Benita H. Holocaust testimony (HVT-4192) interviewed by Michel Rosenfeldt and Massimo Ianetta,
Videotape testimony of Benita H., who was born in Liepāja, Lithuania in 1922, one of two daughters. She recounts her mother's family had converted to Protestantism to obtain privileges; their affluence; their move to Danzig (Gdańsk); her sister's birth; their move to Spa then Brussels in 1930; being tutored at home; attending a private school, then never returning due to antisemitic harassment; German invasion in spring 1940; a vain attempt to reach England; anti-Jewish restrictions; her father's illness and surgery; receiving a notice for deportation to Malines in July 1942; obeying despite offers to be hidden, fearing repercussions for her parents; her sister accompanying her; being chosen to work; sorting belongings of arriving prisoners; her sister's assignment typing lists deportees; a German camp official protecting them from deportations; privileged living conditions; witnessing a prisoner beaten to death; fasting Jews being forced to watch them eat on Yom Kippur; corresponding with her parents and receiving packages from them; admiring the courage of Romanies who were abusively treated; bringing milk to the children on transports; hospitalization; the doctors keeping her wound open so she would not be deported; release of her and her sister just prior to liberation; reunion with their parents who were in hiding; liberation by British troops; and testifying at a war crime trial. Ms. H. discusses developing her Jewish identity during and after the war; her sister's decision not to be identified as Jewish and her emigration to the United States; trips to the United States and Israel; and continuing relationships with camp friends. She reads from her writings and shows documents and photographs.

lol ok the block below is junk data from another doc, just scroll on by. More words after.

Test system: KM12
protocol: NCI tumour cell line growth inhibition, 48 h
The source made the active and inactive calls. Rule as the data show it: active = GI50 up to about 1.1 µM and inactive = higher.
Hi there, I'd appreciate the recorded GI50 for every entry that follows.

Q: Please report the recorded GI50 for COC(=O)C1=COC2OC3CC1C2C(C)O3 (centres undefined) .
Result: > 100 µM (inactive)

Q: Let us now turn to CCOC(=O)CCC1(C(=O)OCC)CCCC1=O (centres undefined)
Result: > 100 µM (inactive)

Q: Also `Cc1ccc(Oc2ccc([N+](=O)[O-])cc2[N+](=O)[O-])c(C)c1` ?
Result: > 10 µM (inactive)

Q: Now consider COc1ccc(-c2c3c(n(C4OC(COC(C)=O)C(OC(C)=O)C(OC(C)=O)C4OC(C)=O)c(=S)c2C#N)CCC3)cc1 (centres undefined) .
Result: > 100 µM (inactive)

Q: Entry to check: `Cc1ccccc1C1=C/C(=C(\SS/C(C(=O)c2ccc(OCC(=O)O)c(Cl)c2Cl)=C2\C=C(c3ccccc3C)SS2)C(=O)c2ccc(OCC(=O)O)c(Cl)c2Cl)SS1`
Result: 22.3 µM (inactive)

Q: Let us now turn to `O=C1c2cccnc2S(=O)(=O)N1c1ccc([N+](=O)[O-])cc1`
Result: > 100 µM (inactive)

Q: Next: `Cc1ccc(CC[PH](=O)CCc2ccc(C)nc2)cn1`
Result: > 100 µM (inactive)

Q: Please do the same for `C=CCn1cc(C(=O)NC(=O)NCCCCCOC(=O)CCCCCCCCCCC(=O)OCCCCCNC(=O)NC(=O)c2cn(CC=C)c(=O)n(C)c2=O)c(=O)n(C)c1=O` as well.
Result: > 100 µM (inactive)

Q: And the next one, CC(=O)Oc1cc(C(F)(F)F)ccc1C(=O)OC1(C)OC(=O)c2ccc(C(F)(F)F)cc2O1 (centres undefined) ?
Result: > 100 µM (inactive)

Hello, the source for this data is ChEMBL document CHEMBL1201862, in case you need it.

- Brussels, Belgium : Fondation Auschwitz, 1999
- Interview Date
- March 16 and 17, 1999.
- 2 copies: Betacam SP dub; and 1/2 in. VHS with time coding.
- Cite As
- Benita H. Holocaust Testimony (HVT-4192). Fortunoff Video Archive for Holocaust Testimonies, Yale University Library.